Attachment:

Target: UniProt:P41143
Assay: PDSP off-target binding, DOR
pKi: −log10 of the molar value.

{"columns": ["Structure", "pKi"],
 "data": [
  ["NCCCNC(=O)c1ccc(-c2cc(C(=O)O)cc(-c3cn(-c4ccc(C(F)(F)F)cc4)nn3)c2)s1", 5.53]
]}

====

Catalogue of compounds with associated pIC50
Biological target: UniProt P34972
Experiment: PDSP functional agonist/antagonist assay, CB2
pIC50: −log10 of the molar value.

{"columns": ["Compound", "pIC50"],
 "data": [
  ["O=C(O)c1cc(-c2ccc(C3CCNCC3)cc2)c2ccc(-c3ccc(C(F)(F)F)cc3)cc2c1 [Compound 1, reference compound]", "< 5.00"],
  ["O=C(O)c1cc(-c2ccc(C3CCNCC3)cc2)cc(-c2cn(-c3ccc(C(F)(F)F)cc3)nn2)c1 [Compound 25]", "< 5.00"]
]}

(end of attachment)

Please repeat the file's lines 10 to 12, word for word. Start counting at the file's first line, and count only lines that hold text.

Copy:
Biological target: UniProt P34972
Experiment: PDSP functional agonist/antagonist assay, CB2
pIC50: −log10 of the molar value.